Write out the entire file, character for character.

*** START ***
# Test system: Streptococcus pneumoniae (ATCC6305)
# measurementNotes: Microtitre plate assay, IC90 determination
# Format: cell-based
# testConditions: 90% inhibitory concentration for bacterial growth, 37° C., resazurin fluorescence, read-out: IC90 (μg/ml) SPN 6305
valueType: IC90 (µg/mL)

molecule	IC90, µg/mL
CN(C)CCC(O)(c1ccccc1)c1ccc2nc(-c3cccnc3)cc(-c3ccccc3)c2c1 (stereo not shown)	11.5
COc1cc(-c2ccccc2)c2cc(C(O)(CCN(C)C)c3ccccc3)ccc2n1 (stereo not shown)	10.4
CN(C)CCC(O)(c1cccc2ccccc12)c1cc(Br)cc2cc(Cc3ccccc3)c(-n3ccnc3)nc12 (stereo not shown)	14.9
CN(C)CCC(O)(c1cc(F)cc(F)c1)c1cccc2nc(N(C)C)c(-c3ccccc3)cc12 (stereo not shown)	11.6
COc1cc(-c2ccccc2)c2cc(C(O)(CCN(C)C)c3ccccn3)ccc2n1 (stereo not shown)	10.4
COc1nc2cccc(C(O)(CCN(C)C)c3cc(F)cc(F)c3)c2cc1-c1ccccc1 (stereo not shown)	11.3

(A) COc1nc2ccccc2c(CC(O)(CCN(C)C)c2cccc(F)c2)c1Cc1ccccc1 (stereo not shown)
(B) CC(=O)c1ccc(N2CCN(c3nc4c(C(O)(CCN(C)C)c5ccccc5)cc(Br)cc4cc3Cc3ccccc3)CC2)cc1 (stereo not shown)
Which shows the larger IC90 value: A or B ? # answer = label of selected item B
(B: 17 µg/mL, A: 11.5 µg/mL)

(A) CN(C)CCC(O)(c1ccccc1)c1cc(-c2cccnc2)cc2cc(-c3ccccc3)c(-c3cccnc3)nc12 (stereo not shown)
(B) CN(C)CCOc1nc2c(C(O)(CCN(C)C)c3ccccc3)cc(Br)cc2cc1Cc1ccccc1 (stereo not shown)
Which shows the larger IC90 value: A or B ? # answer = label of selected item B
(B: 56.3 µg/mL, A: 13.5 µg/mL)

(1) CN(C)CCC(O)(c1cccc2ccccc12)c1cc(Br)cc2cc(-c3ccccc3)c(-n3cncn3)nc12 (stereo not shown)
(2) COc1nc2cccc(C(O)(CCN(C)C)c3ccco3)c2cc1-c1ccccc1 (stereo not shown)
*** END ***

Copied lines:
# Test system: Streptococcus pneumoniae (ATCC6305)
# measurementNotes: Microtitre plate assay, IC90 determination
# Format: cell-based
# testConditions: 90% inhibitory concentration for bacterial growth, 37° C., resazurin fluorescence, read-out: IC90 (μg/ml) SPN 6305
valueType: IC90 (µg/mL)

molecule	IC90, µg/mL
CN(C)CCC(O)(c1ccccc1)c1ccc2nc(-c3cccnc3)cc(-c3ccccc3)c2c1 (stereo not shown)	11.5
COc1cc(-c2ccccc2)c2cc(C(O)(CCN(C)C)c3ccccc3)ccc2n1 (stereo not shown)	10.4
CN(C)CCC(O)(c1cccc2ccccc12)c1cc(Br)cc2cc(Cc3ccccc3)c(-n3ccnc3)nc12 (stereo not shown)	14.9
CN(C)CCC(O)(c1cc(F)cc(F)c1)c1cccc2nc(N(C)C)c(-c3ccccc3)cc12 (stereo not shown)	11.6
COc1cc(-c2ccccc2)c2cc(C(O)(CCN(C)C)c3ccccn3)ccc2n1 (stereo not shown)	10.4
COc1nc2cccc(C(O)(CCN(C)C)c3cc(F)cc(F)c3)c2cc1-c1ccccc1 (stereo not shown)	11.3

(A) COc1nc2ccccc2c(CC(O)(CCN(C)C)c2cccc(F)c2)c1Cc1ccccc1 (stereo not shown)
(B) CC(=O)c1ccc(N2CCN(c3nc4c(C(O)(CCN(C)C)c5ccccc5)cc(Br)cc4cc3Cc3ccccc3)CC2)cc1 (stereo not shown)
Which shows the larger IC90 value: A or B ? # answer = label of selected item B
(B: 17 µg/mL, A: 11.5 µg/mL)

(A) CN(C)CCC(O)(c1ccccc1)c1cc(-c2cccnc2)cc2cc(-c3ccccc3)c(-c3cccnc3)nc12 (stereo not shown)
(B) CN(C)CCOc1nc2c(C(O)(CCN(C)C)c3ccccc3)cc(Br)cc2cc1Cc1ccccc1 (stereo not shown)
Which shows the larger IC90 value: A or B ? # answer = label of selected item B
(B: 56.3 µg/mL, A: 13.5 µg/mL)

(1) CN(C)CCC(O)(c1cccc2ccccc12)c1cc(Br)cc2cc(-c3ccccc3)c(-n3cncn3)nc12 (stereo not shown)
(2) COc1nc2cccc(C(O)(CCN(C)C)c3ccco3)c2cc1-c1ccccc1 (stereo not shown)